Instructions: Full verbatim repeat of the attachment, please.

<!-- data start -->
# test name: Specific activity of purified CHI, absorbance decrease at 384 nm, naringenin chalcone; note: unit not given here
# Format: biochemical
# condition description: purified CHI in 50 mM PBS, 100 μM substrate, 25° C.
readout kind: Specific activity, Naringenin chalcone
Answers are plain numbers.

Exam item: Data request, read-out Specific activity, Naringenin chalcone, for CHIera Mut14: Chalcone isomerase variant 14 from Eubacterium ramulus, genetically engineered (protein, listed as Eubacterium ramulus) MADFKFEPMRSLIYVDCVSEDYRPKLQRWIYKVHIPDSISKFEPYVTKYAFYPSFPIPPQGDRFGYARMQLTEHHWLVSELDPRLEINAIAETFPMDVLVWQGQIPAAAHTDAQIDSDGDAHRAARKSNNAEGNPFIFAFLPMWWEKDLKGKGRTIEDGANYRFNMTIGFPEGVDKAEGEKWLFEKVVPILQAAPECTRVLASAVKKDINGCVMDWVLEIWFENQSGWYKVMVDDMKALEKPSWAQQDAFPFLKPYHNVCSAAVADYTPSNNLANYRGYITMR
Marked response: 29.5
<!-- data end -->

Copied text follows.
# test name: Specific activity of purified CHI, absorbance decrease at 384 nm, naringenin chalcone; note: unit not given here
# Format: biochemical
# condition description: purified CHI in 50 mM PBS, 100 μM substrate, 25° C.
readout kind: Specific activity, Naringenin chalcone
Answers are plain numbers.

Exam item: Data request, read-out Specific activity, Naringenin chalcone, for CHIera Mut14: Chalcone isomerase variant 14 from Eubacterium ramulus, genetically engineered (protein, listed as Eubacterium ramulus) MADFKFEPMRSLIYVDCVSEDYRPKLQRWIYKVHIPDSISKFEPYVTKYAFYPSFPIPPQGDRFGYARMQLTEHHWLVSELDPRLEINAIAETFPMDVLVWQGQIPAAAHTDAQIDSDGDAHRAARKSNNAEGNPFIFAFLPMWWEKDLKGKGRTIEDGANYRFNMTIGFPEGVDKAEGEKWLFEKVVPILQAAPECTRVLASAVKKDINGCVMDWVLEIWFENQSGWYKVMVDDMKALEKPSWAQQDAFPFLKPYHNVCSAAVADYTPSNNLANYRGYITMR
Marked response: 29.5